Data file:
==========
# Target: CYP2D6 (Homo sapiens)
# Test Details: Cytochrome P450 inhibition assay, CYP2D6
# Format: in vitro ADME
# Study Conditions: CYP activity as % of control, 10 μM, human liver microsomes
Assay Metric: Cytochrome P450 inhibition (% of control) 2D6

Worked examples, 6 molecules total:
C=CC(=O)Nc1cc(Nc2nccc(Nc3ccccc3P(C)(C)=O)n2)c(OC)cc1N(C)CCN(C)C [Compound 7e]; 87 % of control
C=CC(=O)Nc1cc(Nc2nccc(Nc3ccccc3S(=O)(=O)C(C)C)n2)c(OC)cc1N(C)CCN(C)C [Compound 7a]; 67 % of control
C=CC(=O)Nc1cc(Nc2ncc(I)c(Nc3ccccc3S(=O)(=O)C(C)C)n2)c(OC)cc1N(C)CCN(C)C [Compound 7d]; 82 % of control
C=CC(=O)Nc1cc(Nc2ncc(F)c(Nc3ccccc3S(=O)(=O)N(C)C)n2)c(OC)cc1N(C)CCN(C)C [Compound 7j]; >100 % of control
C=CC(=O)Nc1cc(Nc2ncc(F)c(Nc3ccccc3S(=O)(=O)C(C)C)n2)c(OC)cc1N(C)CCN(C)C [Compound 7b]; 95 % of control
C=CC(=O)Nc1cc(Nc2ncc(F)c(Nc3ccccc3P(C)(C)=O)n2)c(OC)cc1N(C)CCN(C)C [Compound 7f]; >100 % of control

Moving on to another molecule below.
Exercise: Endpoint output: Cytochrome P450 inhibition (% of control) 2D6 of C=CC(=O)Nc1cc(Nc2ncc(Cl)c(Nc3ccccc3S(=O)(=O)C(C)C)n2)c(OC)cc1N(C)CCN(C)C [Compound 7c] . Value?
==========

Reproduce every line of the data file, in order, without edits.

# Target: CYP2D6 (Homo sapiens)
# Test Details: Cytochrome P450 inhibition assay, CYP2D6
# Format: in vitro ADME
# Study Conditions: CYP activity as % of control, 10 μM, human liver microsomes
Assay Metric: Cytochrome P450 inhibition (% of control) 2D6

Worked examples, 6 molecules total:
C=CC(=O)Nc1cc(Nc2nccc(Nc3ccccc3P(C)(C)=O)n2)c(OC)cc1N(C)CCN(C)C [Compound 7e]; 87 % of control
C=CC(=O)Nc1cc(Nc2nccc(Nc3ccccc3S(=O)(=O)C(C)C)n2)c(OC)cc1N(C)CCN(C)C [Compound 7a]; 67 % of control
C=CC(=O)Nc1cc(Nc2ncc(I)c(Nc3ccccc3S(=O)(=O)C(C)C)n2)c(OC)cc1N(C)CCN(C)C [Compound 7d]; 82 % of control
C=CC(=O)Nc1cc(Nc2ncc(F)c(Nc3ccccc3S(=O)(=O)N(C)C)n2)c(OC)cc1N(C)CCN(C)C [Compound 7j]; >100 % of control
C=CC(=O)Nc1cc(Nc2ncc(F)c(Nc3ccccc3S(=O)(=O)C(C)C)n2)c(OC)cc1N(C)CCN(C)C [Compound 7b]; 95 % of control
C=CC(=O)Nc1cc(Nc2ncc(F)c(Nc3ccccc3P(C)(C)=O)n2)c(OC)cc1N(C)CCN(C)C [Compound 7f]; >100 % of control

Moving on to another molecule below.
Exercise: Endpoint output: Cytochrome P450 inhibition (% of control) 2D6 of C=CC(=O)Nc1cc(Nc2ncc(Cl)c(Nc3ccccc3S(=O)(=O)C(C)C)n2)c(OC)cc1N(C)CCN(C)C [Compound 7c] . Value?